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Black Music Month: essential history of today’s top genres

Black Music Month: essential history of today’s top genres

Black Music Month: essential history of today’s top genres
June 30
14:00 2022

To close out Black Music Month, here’s a crash course on Black musicians’ role in the shaping of today’s most popular genres.

Origins of rock ‘n’ roll

Often associated with white artists like Elvis Presley and Johnny Cash, rock ‘n’ roll evolved in the 50s and 60s from blues music. Born in the deep south, early blues music was pioneered by Black women, namely Sister Rosetta Tharpe, the “Godmother of rock ‘n’ roll.”

Tharpe, a self-taught guitarist, used distorted electric guitar sounds that shaped rock ‘n’ roll musicians including Cash, Presley, Little Richard and Chuck Berry.

The erasure of Black artists from rock ‘n’ roll history was summed up by Ruth Brown, who brought Atlantic Records to prominence in the 1950s with multiple hit singles. She said blues became rock ‘n’ roll “when white kids started to dance to it.” 

The racial strife occurring in America during the genre’s origin is a factor, too. Mainstream radio stations were dominated by white artists, resulting in the emergence of stations that highlighted Black voices and music. 

However, white artists would re-record songs by Black artists, which would play on the widely distributed white stations and garner more fame. This is why Big Mama Thornton’s 1952 original recording of “Hound Dog” is often misconstrued as Elvis Presley’s original work. 

The pattern of white artists “legitimizing” trends created by Black artists is consistent throughout music history.

Rock ‘n’ roll recommendations: Tracy Chapman, Meet Me @The Altar, Otis Redding, Nova Twins, Lenny Kravitz, SATE, Oxymorrons, Jimi Hendrix, Peggy Jones, Tina Turner and Big Joanie.

Origin and evolution of hip-hop

Hip-hop, as we know it today, emerged in New York. Inspired by funky 1960s Motown music, Jamaican American Clive Campbell (DJ Kool Herc) showcased early hip-hop sounds at a 1973 block party in the Bronx. Similar block parties were a movement where Black American, Latinx and Caribbean cultures fused and quickly spread the genre.

By the 1980s, hip-hop was in full force — the genre spread internationally and subgenres began to emerge. Old school hip-hop (N.W.A, Tupac) strayed from the funk sound of the 70s and relied heavily on social commentary. Meanwhile, Boom-bap rap (Nas, Wu-Tang Clan) is characterized by strong snare drumbeats and storytelling elements.

Hip-hop, often regarded as a boys club, wouldn’t be where it is today without the Black women who demanded respect in the 80s, 90s and early 2000s. Long before Megan Thee Stallion, Doja Cat and City Girls, Black female rappers paved the way for women to be well-received in the genre. Black women rappers relied heavily on storytelling to give a woman’s perspective on topics from natural hair to romance to racial tensions.

In 1995, the Grammy Awards introduced the Best Rap Album award category, further cementing the genre’s cultural relevance. 

Without the groundbreaking rappers from the 70s, 80s and 90s, there wouldn’t have been the emergence of today’s most prominent hip-hop subgenres — alternative rap, emo rap, mumble rap, jazz rap and trap rap.

Hip-hop and rap recommendations: Chika, Jay-Z, Ms. Lauryn Hill, Ja Rule, Queen Latifah, The Notorious B.I.G, Missy Elliot, Run-DMC, Lisa “Left Eye” Lopes, Nas, A Tribe Called Quest and Freddie Gibbs.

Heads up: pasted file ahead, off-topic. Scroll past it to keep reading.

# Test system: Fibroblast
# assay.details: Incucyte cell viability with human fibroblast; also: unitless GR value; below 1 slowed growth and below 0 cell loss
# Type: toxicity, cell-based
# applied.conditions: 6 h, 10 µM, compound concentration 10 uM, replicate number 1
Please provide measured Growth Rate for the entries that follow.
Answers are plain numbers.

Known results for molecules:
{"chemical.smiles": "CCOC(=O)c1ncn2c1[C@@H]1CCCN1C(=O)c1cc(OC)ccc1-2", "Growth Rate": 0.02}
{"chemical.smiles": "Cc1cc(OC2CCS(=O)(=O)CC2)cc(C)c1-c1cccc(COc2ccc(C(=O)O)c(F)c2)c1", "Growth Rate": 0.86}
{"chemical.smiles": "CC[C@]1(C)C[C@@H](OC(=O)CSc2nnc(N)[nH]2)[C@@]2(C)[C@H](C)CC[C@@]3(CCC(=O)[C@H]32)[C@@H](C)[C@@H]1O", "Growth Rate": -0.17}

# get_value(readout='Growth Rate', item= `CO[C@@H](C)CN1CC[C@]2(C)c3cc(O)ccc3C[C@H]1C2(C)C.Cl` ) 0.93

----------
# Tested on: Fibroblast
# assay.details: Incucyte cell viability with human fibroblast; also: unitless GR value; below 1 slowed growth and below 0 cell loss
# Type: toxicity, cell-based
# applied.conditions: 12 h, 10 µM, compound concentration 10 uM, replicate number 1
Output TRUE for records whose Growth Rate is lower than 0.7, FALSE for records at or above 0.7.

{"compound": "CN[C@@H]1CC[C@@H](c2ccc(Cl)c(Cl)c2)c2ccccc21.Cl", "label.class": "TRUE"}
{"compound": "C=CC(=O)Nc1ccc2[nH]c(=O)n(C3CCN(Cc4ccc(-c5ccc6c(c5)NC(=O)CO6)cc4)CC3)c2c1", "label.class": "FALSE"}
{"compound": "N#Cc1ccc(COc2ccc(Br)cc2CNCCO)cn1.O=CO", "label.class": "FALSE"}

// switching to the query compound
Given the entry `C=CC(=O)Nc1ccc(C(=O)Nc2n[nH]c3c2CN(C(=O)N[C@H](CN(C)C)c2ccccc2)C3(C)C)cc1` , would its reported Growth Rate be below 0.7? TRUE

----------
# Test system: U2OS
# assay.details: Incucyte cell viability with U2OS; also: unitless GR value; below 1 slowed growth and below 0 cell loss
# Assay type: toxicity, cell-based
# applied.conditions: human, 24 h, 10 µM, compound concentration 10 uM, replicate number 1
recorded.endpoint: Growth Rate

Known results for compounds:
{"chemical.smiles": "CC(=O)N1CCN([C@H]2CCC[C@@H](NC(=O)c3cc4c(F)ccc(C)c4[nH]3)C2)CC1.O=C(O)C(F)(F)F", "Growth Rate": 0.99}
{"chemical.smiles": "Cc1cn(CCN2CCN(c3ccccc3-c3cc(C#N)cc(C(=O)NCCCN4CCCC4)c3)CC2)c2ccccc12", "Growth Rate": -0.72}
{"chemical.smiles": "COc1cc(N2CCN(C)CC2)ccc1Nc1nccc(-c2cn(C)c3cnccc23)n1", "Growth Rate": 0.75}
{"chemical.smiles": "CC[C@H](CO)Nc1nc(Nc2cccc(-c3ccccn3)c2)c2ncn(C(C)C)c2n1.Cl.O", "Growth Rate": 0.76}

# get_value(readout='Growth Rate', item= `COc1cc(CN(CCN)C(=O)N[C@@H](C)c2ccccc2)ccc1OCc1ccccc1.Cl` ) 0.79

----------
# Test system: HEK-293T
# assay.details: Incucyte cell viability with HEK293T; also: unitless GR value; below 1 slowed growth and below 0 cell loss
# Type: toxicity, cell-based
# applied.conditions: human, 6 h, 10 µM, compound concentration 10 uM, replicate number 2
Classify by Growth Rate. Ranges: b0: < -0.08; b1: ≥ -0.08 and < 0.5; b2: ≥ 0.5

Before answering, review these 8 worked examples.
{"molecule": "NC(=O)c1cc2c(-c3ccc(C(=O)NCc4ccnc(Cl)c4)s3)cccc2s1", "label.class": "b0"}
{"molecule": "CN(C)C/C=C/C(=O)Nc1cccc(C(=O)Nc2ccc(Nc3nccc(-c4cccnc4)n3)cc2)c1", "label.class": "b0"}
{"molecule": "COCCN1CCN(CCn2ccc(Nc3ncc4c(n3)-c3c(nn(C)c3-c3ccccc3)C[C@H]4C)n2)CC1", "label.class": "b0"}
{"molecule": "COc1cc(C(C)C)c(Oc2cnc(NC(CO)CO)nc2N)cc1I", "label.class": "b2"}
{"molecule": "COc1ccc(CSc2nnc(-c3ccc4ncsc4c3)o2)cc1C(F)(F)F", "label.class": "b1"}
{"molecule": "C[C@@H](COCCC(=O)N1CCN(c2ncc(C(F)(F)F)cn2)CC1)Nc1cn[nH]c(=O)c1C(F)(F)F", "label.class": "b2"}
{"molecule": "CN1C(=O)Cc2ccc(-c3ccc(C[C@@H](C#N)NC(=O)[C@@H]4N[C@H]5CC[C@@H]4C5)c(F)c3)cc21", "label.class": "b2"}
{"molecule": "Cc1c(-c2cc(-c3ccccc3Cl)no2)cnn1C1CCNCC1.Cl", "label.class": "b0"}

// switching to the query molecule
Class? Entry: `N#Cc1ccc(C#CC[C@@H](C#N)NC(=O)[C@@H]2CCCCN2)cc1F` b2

Black artists in modern pop music

Instead of focusing on familiar names like Rihanna, Pharrell and Beyoncé, this section will highlight songwriters who are responsible for some of the biggest modern pop hits.

Muni Long garnered mainstream stardom when 2021’s “Hrs & Hrs” achieved viral success, but she’s accumulated more than 100 songwriting credits over the last decade. 

From Disney alums Demi Lovato, Bridget Mendler, Nick Jonas, Sabrina Carpenter and Selena Gomez to pop pillars Little Mix, Madonna, Fifth Harmony, Kelly Clarkson and Charlie Puth — there’s a good chance Long is behind one of your favorite songs. Long also penned some of Ariana Grande’s fan-favorite hits — “Imagine,” “Just like Magic,” “Six Thirty” and “Fake Smile.” 

Grande also owes some of her biggest hits to Black songwriters Victoria Monet and Tayla Parx. Monet penned five of the six songs on Grande’s hit “Christmas & Chill” EP and has songwriting credits on at least 20 other songs by Grande, including “Thank U Next” and “7 Rings.” Monet has also written for Blackpink, Gomez and Fifth Harmony.

Meanwhile, Parx (a Dallas, Texas, native) has co-written at least 11 of Grande’s songs, along with songs for Troye Sivan, Kelsea Ballerini, BTS, Kesha, Panic! at the Disco, Meghan Trainor and JoJo, among other artists.

Long, Monet and Parx have their own solo discographies that deserve recognition too. Long and Monet foster a sultry modern R&B sound while Parx relies on upbeat pop elements.

Some more influential Black pop songwriters include Esther Dean (“Firework” by Katy Perry), Starrah (“Girls Like You” by Maroon 5), Diana Gordon (“Sorry” and various songs on Beyoncé’s “Lemonade”), Brian Kennedy (“Mr. Know It All” by Kelly Clarkson) and Claude Kelly (“Party In The U.S.A” by Miley Cyrus).

Pop, R&B recommendations: Sevyn Streeter, WizKid, Jorja Smith, Tems, Fantasia, Donna Summer, Janelle Monae, TLC, India Arie, Sade, UMI, Jazmine Sullivan, TianaMajor9, SiR and The Neptunes (Pharrell Williams and Chad Hugo).

A whole separate article would be required to highlight all Black music pioneers. The moral of the story is there wouldn’t be pop, rock, R&B, hip-hop or really any music, without Black creatives.

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Rhema Joy Bell

Rhema Joy Bell

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